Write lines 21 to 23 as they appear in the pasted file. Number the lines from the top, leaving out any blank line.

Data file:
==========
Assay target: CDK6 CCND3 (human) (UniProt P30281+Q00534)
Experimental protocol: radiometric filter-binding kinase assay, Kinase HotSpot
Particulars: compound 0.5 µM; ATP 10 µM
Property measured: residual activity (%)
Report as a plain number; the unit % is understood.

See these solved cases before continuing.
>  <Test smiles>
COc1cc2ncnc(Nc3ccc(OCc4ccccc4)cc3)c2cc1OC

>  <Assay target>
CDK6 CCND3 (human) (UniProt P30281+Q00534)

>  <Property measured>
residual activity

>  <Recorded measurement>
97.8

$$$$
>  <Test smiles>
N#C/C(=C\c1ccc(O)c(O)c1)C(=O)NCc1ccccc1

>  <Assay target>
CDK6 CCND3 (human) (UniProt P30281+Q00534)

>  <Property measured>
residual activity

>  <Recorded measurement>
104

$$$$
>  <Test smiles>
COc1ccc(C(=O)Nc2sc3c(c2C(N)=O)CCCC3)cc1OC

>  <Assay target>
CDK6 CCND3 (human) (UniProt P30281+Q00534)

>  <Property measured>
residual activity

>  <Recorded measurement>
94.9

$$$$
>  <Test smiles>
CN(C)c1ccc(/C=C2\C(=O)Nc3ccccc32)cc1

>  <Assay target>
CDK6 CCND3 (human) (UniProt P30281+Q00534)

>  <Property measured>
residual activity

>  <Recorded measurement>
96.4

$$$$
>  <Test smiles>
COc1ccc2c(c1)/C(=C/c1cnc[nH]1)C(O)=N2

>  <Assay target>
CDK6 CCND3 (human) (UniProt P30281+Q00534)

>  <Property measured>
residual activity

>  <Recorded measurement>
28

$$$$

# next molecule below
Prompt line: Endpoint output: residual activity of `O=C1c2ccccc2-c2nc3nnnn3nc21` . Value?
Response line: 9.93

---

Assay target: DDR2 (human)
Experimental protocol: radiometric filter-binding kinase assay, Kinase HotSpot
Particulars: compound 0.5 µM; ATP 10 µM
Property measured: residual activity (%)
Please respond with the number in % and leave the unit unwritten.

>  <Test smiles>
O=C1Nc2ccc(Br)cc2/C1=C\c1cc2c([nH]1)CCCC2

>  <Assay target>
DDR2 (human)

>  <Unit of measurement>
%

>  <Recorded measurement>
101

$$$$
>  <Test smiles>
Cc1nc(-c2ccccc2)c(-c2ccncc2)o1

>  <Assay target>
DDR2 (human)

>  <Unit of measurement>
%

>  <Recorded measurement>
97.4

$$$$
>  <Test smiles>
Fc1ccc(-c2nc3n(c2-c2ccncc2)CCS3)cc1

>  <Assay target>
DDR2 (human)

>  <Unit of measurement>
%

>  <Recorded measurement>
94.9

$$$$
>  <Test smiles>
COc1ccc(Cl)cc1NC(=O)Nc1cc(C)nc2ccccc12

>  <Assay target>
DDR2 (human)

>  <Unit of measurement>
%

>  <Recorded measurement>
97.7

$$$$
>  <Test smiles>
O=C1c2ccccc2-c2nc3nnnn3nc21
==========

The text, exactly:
residual activity

>  <Recorded measurement>
104